In a post of not more than 250 words, please respond to the cluster of questions which follows the explanatory paragraphs I’ve written below.
The Franklin (a wealthy landowner possibly of aristocratic descent) tells a type of story called a Breton lay. These are short stories that take place in the time of King Arthur and they originally came from Brittany in the north of France (Breton means “from Brittany”). The Wife of Bath’s Tale is also a Breton lay. These kinds of stories rely on the code of Courtly Love as a set of rules governing how knights and ladies behave when courting. We don’t have much evidence that this code was ever used in real life in the Middle Ages but there are many stories and poems that feature the kind of behavior we see in the Franklin’s tale where knights woo their loves by pledging to serve them. In these stories the lady is placed on a pedestal (metaphorically) and the knight worships her and pledges his undying devotion. The knight declares his love by asking his lady for “pity”. This is a code word for wanting her to return his love. However, once the couple is married, the question of who is in charge gets more complicated. You can see Dorigen (the lady) and Arveragus (the knight who marries her) working through this question of who has power on pages 226-227. I would not call this a realistic depiction of actual marriage in Chaucer’s time, but it is an interesting depiction of power relations between male and female characters in medieval courtly literature. (Courtly literature focuses exclusively on the aristocratic class–the Knight’s tale is another good example).
This marriage seems like a real improvement over the marriages depicted in the Clerk’s and Merchant’s tales, and the couple are very much in love. It is also a marriage between social equals. Dorigen even comes from a higher ranking family than Arveragus, but they are both members of the aristocracy. Nevertheless, trouble arises when Arveragus leaves for a year to go joust in tournaments. You might think of him as a medieval version of a professional tennis player in terms of how he has to travel to uphold his reputation as a knight. In the meantime, a young and handsome squire, Aurelius, falls in love with Dorigen and starts courting her even though she is already married (this is a fairly typical situation in courtly literature so Chaucer’s audience would not have been shocked by Aurelius’ behavior). Aurelius is not a knight yet, but he is nobly born and he is one of the group that Dorigen socializes with while her husband is away. Dorigen is not in love with Aurelius and she’s shocked when he finally reveals he loves her (by asking her to take pity on him). On page 230, he even says he’ll die if she doesn’t “pity” him. It’s important to undersand that Aurelius’ request for Dorigen’s pity is actually an invitation to sleep with him. In other words, he’s asking her to have an affair with him. She responds she’ll never be untrue to Arveragus. But she also tries to let him down easily by saying she’d return his love if he could make the “evil rocks” in the sea by the cliffs disappear. (We know from an earlier passage that she’s worried Arveragus’ ship will crash on the rocks when he comes home from England.) She then tells Aurelius “by God in bliss–/I know it’s hopeless. Sir, be taught./ Forswear (give up) this folly as you ought./What kind of man would stake his life/In hope to gain another’s wife,/Who has her body at his command?” (192-197). Dorigen is here saying “no” to Aurelius, but nevertheless, he persists in taking her so-called request to remove the rocks literally.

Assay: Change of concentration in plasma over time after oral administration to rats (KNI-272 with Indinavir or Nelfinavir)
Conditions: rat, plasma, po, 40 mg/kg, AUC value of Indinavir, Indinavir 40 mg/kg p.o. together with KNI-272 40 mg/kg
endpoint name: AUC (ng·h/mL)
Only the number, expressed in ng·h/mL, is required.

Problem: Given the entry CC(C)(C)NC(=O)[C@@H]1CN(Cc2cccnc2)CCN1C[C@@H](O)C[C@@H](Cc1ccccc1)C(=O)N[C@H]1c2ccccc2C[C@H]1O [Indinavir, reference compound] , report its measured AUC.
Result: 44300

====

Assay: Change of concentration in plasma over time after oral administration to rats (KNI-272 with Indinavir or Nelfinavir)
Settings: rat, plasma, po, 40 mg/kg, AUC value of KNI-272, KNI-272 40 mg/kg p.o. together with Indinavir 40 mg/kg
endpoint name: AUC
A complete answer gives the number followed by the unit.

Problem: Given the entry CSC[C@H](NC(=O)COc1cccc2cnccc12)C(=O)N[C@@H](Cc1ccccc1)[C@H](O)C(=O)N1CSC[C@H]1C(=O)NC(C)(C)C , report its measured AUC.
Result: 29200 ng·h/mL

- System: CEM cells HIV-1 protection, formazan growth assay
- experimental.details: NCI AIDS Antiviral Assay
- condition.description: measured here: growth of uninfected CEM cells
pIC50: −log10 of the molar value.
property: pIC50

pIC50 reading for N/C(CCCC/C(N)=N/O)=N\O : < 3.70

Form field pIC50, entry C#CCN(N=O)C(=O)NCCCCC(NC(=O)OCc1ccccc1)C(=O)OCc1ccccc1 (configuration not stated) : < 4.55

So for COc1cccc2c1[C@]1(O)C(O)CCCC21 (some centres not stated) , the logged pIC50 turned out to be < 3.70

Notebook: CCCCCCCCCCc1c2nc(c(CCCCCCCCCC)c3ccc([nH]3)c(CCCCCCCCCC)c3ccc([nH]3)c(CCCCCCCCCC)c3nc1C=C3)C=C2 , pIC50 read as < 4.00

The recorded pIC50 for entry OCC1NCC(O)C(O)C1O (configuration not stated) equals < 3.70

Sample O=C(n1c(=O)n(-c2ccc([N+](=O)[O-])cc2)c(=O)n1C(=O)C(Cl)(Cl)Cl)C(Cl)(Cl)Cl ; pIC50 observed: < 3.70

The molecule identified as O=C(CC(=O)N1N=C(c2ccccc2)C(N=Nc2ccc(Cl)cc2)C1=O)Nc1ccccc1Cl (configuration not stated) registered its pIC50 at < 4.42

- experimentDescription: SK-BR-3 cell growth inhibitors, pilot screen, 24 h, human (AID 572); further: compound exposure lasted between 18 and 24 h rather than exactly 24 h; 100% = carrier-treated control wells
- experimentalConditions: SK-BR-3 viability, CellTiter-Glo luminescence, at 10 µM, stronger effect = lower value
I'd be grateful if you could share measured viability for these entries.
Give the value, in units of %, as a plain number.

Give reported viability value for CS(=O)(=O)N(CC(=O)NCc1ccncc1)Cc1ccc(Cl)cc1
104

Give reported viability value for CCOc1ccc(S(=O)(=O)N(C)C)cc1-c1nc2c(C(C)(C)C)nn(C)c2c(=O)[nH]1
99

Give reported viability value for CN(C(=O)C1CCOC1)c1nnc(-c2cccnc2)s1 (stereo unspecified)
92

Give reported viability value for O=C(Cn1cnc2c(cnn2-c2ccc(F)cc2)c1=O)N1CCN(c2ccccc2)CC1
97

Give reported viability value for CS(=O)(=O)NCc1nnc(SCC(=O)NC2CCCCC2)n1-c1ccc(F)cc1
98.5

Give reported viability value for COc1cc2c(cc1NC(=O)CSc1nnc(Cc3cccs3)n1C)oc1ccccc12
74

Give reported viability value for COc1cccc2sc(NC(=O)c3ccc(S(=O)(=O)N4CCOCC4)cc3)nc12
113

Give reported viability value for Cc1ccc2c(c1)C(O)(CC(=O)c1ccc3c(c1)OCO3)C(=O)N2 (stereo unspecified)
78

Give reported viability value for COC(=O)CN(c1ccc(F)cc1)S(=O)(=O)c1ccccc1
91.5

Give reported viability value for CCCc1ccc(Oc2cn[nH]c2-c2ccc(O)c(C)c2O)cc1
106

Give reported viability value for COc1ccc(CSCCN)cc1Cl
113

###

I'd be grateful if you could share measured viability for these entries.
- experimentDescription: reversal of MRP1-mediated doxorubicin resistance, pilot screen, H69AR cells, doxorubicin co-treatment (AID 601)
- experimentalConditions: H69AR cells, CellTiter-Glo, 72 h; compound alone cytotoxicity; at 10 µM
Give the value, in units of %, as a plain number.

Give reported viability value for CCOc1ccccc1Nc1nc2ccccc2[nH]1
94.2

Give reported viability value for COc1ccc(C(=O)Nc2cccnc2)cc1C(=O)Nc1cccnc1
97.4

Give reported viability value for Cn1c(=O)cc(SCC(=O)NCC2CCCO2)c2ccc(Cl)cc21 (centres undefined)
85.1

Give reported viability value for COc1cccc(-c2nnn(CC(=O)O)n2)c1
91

What I’d like you to focus on is Arveragus’s response later in the story when Dorigen tells him about her conversation with Aurelius (see pages 236-237). I’m not going to give away the rest of the story here, but, once you’ve read it, I’d like you to comment on what Arveragus tells Dorigen to do on page 237. What does Arveragus’ behavior in this scene tell us about Dorigen’s value to him? How much power or sovereignity does she have in this marriage?
In particular, I’d like you to consider whether there is a kind of transactional economy at work that governs how Arveragus responds to the situation involving Dorigen even though no money is involved. You can also extend your discussion to consider Aurelius’ dealings with the scholar who makes the rocks seem to disappear. Here money does enter the picture and it’s worth considering whether Aurelius is trying to buy Dorigen via the scholar’s knowledge of magic and illusion. We’ve already discussed how the Clerk and the Merchant and the Wife of Bath have looked at relationships between men and women through the framework of status, class, and power. What does the Franklin’s tale add to this so-called “Marriage Debate”?
Please post a response to this discussion by 2pm on Monday February 10.
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